Cliché as it may sound, the expression “broken crayons can still colour” is very applicable to many people’s lives everywhere. From a personal standpoint, let me elaborate on the applicability of the expression. As a child, and even as I grew into adulthood, I was always told that I was slow, which is why I did not understand “simple” things that others understand. I heard this so often, that it became a natural part of my existence, and I began to believe the narrative. For numerous years I clung to this and would tell myself that I could not do or achieve certain things because I was slow. I even made sure that I chose a career involving no numeric calculations and no complicated diagrams I may not understand. I became a dental nurse, and I absolutely loved my job. Thereafter, I progressed to an oral health educator and a dental radiographer. I struggled as I literally did not know my left from my right. I found coping mechanisms. For example, I had the letters L and R, which represent left and right, pasted on the X-ray machine. I always had to study longer than average to understand precisely what an author was trying to convey. I also had to read tiny portions at a time and take frequent breaks between reading and studying to stop the letters from jumping to the next line and getting jumbled.
I constantly craved to improve my knowledge base and educational qualifications, but I felt I needed to improve myself. I have always wanted to be a nurse. Well, actually, I was always a nurse, but I wanted to be a mental health nurse. My journey to studying mental health nursing was not linear. However, I had a long-term plan. I started my first degree in 2018. I did public health and health promotion. During this time, my mentor, Dr Josephine Bardi, took a keen interest in me and asked if I had a learning disability. I was not aware of the existing learning disabilities because where I grew up, it was either you were brilliant, or you were slow. When she mentioned dyslexia, I could not even spell the word to go and research about it. It was Google Assistant that helped me with it. While writing this entry, I had to use my dictionary to spell the word. My question is, who decided to spell that word like that? It’s hard enough using phonetics, but spelling it… Oh well… back to the story, I tend sometimes to wander off.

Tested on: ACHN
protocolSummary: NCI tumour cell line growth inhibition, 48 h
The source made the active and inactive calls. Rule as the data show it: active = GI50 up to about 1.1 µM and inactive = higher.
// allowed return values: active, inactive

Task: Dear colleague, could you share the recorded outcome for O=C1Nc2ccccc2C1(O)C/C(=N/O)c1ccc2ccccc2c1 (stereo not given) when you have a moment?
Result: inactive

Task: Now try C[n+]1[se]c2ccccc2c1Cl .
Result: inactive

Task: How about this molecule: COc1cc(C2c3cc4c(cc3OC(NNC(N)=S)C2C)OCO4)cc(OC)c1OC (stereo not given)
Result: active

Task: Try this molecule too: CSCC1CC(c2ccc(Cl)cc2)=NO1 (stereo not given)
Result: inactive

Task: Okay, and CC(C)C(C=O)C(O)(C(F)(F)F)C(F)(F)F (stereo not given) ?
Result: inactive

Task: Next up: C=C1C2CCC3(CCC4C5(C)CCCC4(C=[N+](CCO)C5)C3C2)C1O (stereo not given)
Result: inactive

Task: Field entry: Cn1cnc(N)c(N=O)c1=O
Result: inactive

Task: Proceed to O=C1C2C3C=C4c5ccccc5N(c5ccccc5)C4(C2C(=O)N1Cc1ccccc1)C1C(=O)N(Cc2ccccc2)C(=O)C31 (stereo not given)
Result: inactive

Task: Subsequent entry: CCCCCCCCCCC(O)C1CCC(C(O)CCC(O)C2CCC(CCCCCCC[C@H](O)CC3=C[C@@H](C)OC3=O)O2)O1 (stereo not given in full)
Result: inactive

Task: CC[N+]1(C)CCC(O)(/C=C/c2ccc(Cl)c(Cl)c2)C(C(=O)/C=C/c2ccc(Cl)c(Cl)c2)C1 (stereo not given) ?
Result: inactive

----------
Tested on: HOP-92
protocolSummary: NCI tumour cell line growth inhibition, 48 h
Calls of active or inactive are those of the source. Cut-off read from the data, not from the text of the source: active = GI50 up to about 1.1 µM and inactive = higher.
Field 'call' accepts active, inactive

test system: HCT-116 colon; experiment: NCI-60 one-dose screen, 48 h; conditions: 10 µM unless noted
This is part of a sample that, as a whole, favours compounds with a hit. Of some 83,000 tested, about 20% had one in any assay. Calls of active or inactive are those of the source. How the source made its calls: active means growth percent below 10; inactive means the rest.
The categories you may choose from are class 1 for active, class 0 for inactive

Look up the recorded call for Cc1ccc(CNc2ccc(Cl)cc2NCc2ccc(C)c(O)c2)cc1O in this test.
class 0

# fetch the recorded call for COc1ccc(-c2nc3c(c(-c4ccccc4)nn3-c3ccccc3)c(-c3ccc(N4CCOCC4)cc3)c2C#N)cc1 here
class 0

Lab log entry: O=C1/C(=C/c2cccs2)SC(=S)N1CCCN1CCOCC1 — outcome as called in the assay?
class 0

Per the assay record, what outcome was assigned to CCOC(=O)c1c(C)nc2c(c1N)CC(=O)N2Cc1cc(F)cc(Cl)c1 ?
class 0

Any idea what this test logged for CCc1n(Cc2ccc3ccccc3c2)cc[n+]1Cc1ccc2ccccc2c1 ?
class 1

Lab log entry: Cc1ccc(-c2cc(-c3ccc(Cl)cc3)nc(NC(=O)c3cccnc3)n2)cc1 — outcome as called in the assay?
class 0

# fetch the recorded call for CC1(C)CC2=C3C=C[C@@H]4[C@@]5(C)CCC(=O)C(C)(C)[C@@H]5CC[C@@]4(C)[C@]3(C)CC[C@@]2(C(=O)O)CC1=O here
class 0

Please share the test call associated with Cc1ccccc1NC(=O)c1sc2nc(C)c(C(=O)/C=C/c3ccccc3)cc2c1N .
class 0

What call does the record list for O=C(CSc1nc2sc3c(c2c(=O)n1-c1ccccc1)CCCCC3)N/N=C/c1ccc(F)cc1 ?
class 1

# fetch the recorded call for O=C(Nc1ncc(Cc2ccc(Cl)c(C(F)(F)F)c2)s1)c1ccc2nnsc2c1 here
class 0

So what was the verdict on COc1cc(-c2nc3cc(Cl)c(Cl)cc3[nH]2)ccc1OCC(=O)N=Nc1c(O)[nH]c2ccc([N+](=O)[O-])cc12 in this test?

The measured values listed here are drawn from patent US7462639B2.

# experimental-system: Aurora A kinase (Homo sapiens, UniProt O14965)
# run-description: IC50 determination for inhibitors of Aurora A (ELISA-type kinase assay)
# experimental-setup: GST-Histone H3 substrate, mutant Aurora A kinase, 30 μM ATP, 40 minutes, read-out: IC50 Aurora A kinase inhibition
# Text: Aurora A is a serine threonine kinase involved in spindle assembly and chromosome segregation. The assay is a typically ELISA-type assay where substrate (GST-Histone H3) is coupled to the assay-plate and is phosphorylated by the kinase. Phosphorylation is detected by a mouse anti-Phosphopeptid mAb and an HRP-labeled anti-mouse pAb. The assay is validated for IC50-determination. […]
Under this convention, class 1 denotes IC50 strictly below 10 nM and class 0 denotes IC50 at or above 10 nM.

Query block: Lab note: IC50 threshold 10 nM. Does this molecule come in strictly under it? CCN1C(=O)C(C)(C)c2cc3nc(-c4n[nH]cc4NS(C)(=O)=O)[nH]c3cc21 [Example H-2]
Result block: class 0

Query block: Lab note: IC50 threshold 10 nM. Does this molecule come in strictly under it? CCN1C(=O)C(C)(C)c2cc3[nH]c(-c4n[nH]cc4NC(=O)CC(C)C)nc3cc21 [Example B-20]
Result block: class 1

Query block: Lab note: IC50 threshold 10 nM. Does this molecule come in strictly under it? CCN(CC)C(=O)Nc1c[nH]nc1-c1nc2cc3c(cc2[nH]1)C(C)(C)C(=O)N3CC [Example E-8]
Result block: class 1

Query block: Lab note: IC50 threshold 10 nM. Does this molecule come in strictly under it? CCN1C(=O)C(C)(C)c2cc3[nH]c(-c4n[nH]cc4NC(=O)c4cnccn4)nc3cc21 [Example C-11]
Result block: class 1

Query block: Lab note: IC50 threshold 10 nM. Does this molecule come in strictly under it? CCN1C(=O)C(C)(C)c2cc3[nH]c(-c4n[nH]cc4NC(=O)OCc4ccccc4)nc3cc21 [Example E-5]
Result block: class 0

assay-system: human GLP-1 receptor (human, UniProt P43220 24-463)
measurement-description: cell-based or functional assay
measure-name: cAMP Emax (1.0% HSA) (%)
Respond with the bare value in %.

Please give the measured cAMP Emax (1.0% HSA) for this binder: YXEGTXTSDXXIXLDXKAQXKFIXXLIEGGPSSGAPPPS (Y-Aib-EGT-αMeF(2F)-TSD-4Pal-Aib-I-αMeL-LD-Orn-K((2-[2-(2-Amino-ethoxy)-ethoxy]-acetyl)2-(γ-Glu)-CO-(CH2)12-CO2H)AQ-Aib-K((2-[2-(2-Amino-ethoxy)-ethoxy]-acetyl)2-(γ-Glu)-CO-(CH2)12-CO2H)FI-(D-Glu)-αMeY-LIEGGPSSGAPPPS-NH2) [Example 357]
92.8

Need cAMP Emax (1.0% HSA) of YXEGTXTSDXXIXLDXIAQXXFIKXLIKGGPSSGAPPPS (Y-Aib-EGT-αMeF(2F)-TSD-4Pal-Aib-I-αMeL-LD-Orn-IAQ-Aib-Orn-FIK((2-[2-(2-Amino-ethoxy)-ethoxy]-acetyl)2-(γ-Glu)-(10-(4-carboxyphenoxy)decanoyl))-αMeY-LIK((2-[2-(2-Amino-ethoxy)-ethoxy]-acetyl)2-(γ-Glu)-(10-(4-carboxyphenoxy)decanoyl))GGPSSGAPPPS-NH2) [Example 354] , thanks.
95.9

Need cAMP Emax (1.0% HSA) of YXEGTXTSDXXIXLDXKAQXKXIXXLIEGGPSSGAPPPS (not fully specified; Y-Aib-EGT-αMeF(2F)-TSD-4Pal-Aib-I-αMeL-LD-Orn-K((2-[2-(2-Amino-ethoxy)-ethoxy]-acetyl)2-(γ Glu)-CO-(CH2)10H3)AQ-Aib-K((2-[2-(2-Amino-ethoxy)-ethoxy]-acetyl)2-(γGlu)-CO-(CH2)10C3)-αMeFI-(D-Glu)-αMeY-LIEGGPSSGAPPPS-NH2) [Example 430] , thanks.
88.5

So, I went private. I was 35 years old when I was diagnosed with dyslexia, dysgraphia, and dyscalculia.
Let me explain what they are: Dyslexia is a learning disability that mainly impacts the abilities required for precise and fluid word reading and spelling. Dysgraphia, a component of a learning disability or a sign of a neurological illness, is the inability to write clearly. Dyscalculia is a specific and enduring problem with number comprehension that can cause a wide range of issues in mathematics.
After the diagnosis, I received help. My favourite type of assistance was a ruler that I moved line by line while reading. Also, using green paper to print my reading makes it easier on my brain: it calms the words.
I am now a second-year nursing student, and my diagnosis causes me to struggle with nursing. My weak points are anatomy, physiology, and drug calculation. It’s a struggle, but it does not deter my determination. I ensure that I use more time to plan ahead and more study time. Consistency is the key for me. Here is the other thing, though I struggle, I received 90% in anatomy and physiology, and I consistently scored 100% in my final drug calculation exam. I just need more time than an average person.
The big question is; what support exists for neurodivergent nurses in health care? I am anxious about it. Will I be given permission or help during the drug round, as the university gives me time to do my exam? Can I bring my software and install it on work computers? Will my other colleagues be in ignorance as I was when I heard about learning disabilities? Though these questions boggle my mind, I am just focusing on the plan to graduate for now.
If you’re a neurodivergent student on a nursing or any other educational journey, please don’t give up; seek help. Remember, even if you’re ‘broken’ by society’s standards, you are not useless. Like a broken crayon, you can still ‘colour’ and make a significant contribution to the world.
Soneika Atkinson is a first-year student mental health nurse at the University of Essex. You can connect with her on Twitter @sunnyandKK.